6. Own-brand OTT services. Many operators are starting to exploit the scale of the wider Internet or smartphone universe, by offering content, communications and connectivity services outside the perimeter of their own access subscriber base. With a target market of 1-2bn people, it is (in theory) much easier to lower per-unit production costs for new offerings and gain “viral” adoption. It avoids the politics and bureaucracy of partnerships and industry-wide consortia – and potentially has the ‘pot-of-gold’ of creating huge value from minimal capital investment. On the downside, the execution risks are significant – as is the potential for self-cannibalisation of existing services.
Figure 6 – The Six Opportunity Areas – Strategy, Typical Services and Examples
Source: Telco 2.0, The Six Opportunity Types Executive Briefing
To read the report in full, including the following contents…
- Introduction & Background
- The Roadmap to New Telco 2.0 Business Models
- Updating the Telecoms Business Model
- Executive Summary
- Introducing the New Telco 2.0 Framework
- Summary: The Six Telco 2.0 Opportunity Types
- New Developments and Feedback from Telco 2.0 and New Digital Economics Brainstorms
- Relative Attractiveness of Opportunity Areas
- Different Opportunities need Different Business Models
- The Unwelcome Need to Increase Investment in Innovation
- New Metrics to Unlock New Investment
- A Common Theme: Time is Short
- Next Steps – M-Commerce 2.0: how Personal Data will Revolutionise Customer Engagement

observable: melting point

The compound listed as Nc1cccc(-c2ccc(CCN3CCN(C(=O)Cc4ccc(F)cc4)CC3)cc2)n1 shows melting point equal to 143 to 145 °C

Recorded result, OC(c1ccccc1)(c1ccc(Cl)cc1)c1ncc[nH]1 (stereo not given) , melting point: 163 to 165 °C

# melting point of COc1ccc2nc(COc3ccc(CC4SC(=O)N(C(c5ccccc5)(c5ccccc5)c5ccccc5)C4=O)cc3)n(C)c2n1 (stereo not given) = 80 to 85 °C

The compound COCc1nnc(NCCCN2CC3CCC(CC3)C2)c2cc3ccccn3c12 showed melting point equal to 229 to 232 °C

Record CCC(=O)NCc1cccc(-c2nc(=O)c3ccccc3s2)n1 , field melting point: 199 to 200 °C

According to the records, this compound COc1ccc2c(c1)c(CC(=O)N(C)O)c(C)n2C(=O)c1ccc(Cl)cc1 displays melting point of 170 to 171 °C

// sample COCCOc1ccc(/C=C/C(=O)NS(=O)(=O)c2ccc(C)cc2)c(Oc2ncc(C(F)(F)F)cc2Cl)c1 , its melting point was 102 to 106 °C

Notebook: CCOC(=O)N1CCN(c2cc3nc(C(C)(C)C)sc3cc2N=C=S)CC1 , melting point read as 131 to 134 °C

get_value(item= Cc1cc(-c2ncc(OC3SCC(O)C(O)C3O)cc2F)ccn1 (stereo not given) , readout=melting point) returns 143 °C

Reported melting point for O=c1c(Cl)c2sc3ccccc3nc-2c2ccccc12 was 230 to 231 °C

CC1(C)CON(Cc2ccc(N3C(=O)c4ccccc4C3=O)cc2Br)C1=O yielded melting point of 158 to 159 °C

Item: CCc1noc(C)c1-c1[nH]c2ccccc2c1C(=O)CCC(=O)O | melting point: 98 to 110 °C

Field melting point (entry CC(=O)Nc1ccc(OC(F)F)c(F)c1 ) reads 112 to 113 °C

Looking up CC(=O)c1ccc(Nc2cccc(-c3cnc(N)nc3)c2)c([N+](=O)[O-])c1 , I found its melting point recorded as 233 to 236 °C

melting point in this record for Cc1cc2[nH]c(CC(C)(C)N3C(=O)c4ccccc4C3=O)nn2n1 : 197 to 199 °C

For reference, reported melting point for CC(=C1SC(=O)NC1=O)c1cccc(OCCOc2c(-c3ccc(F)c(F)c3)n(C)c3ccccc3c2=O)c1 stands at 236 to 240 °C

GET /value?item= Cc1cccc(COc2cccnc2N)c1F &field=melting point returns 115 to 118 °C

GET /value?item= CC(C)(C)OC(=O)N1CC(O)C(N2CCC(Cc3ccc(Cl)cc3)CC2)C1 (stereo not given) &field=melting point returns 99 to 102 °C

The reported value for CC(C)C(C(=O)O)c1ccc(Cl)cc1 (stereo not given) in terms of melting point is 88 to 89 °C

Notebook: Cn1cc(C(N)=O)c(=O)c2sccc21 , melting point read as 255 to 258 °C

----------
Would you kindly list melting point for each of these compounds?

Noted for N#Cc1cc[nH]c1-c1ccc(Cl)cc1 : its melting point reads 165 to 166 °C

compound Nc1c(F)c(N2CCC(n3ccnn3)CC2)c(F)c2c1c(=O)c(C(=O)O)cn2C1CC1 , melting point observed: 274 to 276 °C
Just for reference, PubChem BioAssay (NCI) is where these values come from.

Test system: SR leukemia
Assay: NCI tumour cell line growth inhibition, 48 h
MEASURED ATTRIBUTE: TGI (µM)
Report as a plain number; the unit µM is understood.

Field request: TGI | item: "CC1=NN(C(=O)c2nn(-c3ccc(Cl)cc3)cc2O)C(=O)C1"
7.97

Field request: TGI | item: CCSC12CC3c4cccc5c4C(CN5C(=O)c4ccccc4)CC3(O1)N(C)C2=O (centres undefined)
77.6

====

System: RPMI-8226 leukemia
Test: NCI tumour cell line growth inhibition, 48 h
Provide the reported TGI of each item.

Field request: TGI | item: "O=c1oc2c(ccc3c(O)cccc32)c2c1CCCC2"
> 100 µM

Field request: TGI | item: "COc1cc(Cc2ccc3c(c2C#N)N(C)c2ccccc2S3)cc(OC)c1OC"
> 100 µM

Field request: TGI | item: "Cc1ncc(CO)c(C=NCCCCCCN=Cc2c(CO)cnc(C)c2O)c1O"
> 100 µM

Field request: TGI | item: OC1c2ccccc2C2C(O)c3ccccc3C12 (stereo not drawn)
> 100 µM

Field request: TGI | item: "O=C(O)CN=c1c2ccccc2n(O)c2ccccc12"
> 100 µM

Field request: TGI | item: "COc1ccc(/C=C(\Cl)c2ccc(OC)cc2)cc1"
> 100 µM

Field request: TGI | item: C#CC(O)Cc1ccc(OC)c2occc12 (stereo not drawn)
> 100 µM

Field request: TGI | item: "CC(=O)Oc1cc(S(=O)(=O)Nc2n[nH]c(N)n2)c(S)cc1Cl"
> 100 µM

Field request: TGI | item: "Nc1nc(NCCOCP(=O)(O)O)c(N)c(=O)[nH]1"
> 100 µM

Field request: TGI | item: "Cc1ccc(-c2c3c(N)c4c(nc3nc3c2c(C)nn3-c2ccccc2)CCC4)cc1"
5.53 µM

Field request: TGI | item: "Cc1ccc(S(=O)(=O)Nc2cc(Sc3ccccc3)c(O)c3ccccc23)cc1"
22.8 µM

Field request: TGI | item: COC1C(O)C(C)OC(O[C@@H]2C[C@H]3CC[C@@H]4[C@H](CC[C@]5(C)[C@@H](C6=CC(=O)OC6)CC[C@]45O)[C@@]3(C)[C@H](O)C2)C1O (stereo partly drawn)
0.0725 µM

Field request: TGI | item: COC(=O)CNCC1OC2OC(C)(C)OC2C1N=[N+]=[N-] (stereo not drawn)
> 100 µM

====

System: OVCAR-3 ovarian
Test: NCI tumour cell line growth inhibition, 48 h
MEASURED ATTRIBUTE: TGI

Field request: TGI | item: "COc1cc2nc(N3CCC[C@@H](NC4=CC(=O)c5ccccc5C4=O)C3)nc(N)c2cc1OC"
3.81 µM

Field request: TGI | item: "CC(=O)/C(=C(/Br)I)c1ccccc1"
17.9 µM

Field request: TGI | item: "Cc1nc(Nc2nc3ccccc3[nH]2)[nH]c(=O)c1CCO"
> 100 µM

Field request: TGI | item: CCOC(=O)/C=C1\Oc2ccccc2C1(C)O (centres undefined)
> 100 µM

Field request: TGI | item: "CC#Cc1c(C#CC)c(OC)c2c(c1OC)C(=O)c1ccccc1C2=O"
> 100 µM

- The Six Opportunity Types Described
- Opportunity Type 1: Core services
- Opportunity Type 2: Vertical industry solutions (SI)
- Opportunity Type 3: Infrastructure services
- Opportunity Type 4: Embedded communications
- Opportunity Type 5: Third-party business enablers
- Opportunity Type 6: Own-brand “OTT”
…with the following figures, charts and tables…
- Figure 1 – The high-level Telco 2.0 Business Model diagram
- Figure 2 – Telcos squeezed from all sides
- Figure 3 – The three opportunity areas in the original Telco 2.0 business model
- Figure 4 – The New Telco 2.0 Industry Framework
- Figure 5 – the Six Telco 2.0 Opportunity Types
- Figure 6 – The Six Opportunity Areas – Strategy, Typical Services and Examples
- Figure 7 – Americas 2011: What will be the impact of Telco 2.0 Growth Opportunities?
- Figure 8 – EMEA Nov 2010: B2B Enabling Services and Distribution Platform Need Investment
- Figure 9 – Each Opportunity Area will have Different Revenue Splits
- Figure 10 – Operators must invest more in services
- Figure 11 – Different Business Models Need Different Metrics
- Figure 12 – Impact of New Business Models on CROIC